“What my concern is, and I think… that the board has to be sensitive to it, is that the sockeye economic impact in that region is substantially more so than the kings. And even though we try to protect against that creeping into decision making, just by human nature it will. And we need to somehow have the plan: Here is the situation under all scenarios. If the sockeye run is extremely strong, the kings are extremely weak, here's what the department shouldn't be doing, etc. And that's just my perspective. It seems a simpler approach.”

Chair Märit Carlson-Van Dort asked why commercial king salmon harvests were underreported. Manager Tim Sands answered:

“So there's the price of sockeye salmon is $1.15 a pound this year, the price of king salmon is 25 cents. When there were a lot more big king salmon, they were easier to pull out and separate from the rest of the fish. And you needed to because they can't pump the big king salmon. So there's various reasons why the fishermen don't sort them at the time of delivery as they're supposed to. And so then the production numbers: We can go and get the numbers and the processors and they because they have to say how many they actually processed. They can’t sell king salmon as a sockeye salmon. So when they do the production, they have the numbers separate. That's what we're getting. We just started getting this information the last couple of years.”

Carlson Van-Dort: “So I'm hearing for a variety of reasons, the fishermen may choose not to report correctly. That is unacceptable. As far as I'm concerned, this responsibility, the privilege of the permit. Just put a little two cents on the record there.”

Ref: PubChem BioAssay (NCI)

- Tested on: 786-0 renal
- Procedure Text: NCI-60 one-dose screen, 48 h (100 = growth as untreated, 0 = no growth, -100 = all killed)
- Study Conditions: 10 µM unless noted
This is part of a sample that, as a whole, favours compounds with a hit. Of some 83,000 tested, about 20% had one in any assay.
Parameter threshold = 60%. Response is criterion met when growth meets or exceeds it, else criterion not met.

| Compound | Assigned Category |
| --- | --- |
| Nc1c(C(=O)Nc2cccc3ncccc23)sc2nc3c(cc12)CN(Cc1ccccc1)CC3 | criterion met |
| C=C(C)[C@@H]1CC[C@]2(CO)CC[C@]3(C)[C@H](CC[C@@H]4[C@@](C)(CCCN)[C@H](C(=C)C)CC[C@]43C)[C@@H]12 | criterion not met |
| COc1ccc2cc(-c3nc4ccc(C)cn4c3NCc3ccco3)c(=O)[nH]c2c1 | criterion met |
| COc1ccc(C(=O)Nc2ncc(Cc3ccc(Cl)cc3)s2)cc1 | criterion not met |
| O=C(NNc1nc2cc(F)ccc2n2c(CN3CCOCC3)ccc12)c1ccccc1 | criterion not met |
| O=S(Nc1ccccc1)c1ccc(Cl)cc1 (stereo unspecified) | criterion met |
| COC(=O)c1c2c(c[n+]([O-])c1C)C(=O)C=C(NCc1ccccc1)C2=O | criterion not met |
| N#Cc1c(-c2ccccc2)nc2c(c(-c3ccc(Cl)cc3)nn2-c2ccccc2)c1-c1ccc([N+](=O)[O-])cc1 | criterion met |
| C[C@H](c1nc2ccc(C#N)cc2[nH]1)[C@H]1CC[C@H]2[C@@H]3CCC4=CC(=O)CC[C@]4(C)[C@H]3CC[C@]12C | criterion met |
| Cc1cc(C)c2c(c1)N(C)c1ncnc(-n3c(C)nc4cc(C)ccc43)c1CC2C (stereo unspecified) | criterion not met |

Board member John Wood asked about how the department would verify how reliable the Nushagak sonar's index is.

“Member Carpenter and I were out there this summer, and you have some very sophisticated gear, the people are extremely well qualified. But even under the best of circumstances, you're missing by those kinds of percentages. And it seems to me what I heard you say, correct me if I'm wrong, is that the way that you verified that was by doing a tagging of 1,000 fish, I assume that was back in 2011, and watched how they traveled through the system. Each year would you not have to do the same exercise to establish what the percentages for that year’s run as well, since it changes so dramatically?"

Jordan Head: “Through the Chair, yes, Mr. Wood, that would be the case, if we wanted to know exactly the proportion of kings that the sonar was counting each and every year. Cost prohibits that, for one. And then there's other tools that we've been looking into that could maybe shed some light on which I'll go over in the next presentation.”

One of those other tools is a run reconstruction model. I caught up with Head after the meeting to hear what that means.

Run reconstruction

Research biologist Jordan Head presented a king salmon run reconstruction model. After the meeting, Head sat down with KDLG to explain what that means.

Research biologist Jordan Head talks about the king salmon run reconstruction.

Board member Tom Carpenter asked about comparing aerial surveys to sonar counts.

Both board member McKenzie Mitchell and Carlson-Van Dort asked what indications the sport fish division uses when issuing Emergency Orders. Borden said they rely on a variety of information, including subsistence and sport harvests. Borden also said the strength of the restrictions depend on how the run shapes up.

Nushagak king salmon action plan

One of the liveliest discussions was about the draft action plan to protect Nushagak king salmon. The department worked on the plan for just one month before publishing it last week. It presented the draft to the board on Tuesday afternoon.